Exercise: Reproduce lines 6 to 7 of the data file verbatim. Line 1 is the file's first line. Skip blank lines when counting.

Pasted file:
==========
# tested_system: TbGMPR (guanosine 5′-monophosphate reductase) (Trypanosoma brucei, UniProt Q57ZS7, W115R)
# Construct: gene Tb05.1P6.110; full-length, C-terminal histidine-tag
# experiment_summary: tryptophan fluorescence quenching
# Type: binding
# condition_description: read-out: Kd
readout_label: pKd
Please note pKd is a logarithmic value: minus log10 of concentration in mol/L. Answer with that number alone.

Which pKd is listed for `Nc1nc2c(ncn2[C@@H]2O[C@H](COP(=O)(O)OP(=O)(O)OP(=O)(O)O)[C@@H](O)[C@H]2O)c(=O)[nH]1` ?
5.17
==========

readout_label: pKd
Please note pKd is a logarithmic value: minus log10 of concentration in mol/L. Answer with that number alone.